Despite the structural difficulties of the economic science in taking ethical factors properly into account, the socially responsible investment industry has been flourishing in the last decades, based, on one hand, on the increased demand from retail investors for more responsible behaviour of financial and business sectors and, on the other hand, on the evidence that ESG factors are a material risk for financial investors. All these elements have induced an increasing number of firms to incorporate ESG factors within their overall risk analysis to get more stable financial returns. However, more work on several issues is needed to help a full development of SRI. The lack of a globally accepted taxonomy on what constitutes sustainable activities and of regulatory clarity, practical complexity and behavioural issues are all critical aspects that discourage ESG integration. These elements need to be coupled with increased transparency,Footnote 28 defined standards and improvement of high-quality data availability across industries and regions. In this respect, the establishment of an accountability or overarching governing body could ensure accuracy of reported information and favouring a coordination of the existing corporate reporting initiatives promoted by international associations towards common frameworks. Finally, we have discussed several proposals that the European Union has launched in recent years, within a long-term sustainability framework explicitly following the path paved by the 2015 Paris agreement on climate change and the UN 2030 Agenda for Sustainable Development. The EU initiatives are particularly relevant, although far from being fully implemented: the debate about the trade-off between harmonization and regulatory requirements, on one hand, and freedom and flexibility needs expressed by the financial and insurance associations, on the other hand, is rich and alive.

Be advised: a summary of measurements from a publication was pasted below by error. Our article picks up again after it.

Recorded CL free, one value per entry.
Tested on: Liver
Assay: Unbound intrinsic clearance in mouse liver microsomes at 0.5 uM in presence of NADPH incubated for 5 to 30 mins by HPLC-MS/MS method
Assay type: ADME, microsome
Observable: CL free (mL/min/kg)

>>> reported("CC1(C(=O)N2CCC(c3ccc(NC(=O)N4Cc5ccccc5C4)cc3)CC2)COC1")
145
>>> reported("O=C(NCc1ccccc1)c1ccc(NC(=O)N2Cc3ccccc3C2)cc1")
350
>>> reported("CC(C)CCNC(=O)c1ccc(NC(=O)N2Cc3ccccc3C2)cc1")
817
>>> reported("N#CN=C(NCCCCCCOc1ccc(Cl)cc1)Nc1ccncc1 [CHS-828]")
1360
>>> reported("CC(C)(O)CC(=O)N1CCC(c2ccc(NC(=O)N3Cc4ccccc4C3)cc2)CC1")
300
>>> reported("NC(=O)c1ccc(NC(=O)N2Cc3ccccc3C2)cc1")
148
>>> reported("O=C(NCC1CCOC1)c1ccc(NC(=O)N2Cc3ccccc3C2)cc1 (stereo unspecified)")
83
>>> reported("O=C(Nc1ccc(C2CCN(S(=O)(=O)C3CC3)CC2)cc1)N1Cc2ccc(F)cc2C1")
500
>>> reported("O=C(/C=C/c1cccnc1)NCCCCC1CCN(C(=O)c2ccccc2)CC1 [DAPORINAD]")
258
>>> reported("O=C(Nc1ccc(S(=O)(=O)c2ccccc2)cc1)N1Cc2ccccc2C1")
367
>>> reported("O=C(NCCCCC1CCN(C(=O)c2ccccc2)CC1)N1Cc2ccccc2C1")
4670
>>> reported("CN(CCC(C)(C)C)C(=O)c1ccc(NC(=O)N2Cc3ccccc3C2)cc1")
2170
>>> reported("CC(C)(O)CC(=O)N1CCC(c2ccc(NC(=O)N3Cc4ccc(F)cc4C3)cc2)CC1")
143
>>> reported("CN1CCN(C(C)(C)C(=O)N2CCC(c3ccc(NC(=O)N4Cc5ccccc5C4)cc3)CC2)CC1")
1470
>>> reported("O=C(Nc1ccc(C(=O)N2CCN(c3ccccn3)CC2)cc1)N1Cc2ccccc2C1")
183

The way in which the EU will tackle such issues in the next years is likely to represent a significant turning point for the enhancement of SRI at global level and the improvement of well-being for future generations.